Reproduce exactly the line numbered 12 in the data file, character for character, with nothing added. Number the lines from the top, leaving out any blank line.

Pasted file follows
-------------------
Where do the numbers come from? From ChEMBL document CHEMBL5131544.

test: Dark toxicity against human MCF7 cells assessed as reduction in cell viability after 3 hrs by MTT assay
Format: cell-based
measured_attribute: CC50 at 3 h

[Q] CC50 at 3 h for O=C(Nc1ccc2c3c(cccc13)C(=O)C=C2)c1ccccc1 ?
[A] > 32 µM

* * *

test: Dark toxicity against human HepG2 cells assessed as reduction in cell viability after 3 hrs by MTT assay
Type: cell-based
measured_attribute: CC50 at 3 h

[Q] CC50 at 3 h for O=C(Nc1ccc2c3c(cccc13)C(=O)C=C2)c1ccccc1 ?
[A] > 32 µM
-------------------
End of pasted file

[A] > 32 µM